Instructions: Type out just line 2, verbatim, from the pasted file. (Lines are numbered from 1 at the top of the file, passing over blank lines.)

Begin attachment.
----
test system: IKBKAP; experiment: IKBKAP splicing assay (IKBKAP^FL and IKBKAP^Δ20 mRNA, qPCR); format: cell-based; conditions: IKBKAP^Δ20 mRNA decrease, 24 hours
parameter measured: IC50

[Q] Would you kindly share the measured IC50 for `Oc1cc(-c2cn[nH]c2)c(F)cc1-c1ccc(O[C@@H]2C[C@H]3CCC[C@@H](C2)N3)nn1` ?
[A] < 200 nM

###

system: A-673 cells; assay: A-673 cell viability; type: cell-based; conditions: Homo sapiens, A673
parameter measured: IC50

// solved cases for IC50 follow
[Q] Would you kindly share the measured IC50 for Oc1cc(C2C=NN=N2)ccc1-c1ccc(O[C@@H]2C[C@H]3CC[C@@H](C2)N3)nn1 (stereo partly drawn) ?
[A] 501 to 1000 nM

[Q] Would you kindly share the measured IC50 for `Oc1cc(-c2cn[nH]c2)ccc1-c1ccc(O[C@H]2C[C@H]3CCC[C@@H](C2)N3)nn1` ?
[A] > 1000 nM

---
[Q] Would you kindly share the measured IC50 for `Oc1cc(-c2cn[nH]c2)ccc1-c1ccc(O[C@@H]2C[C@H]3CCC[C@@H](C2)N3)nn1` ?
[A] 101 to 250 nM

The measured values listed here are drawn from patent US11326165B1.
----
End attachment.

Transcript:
parameter measured: IC50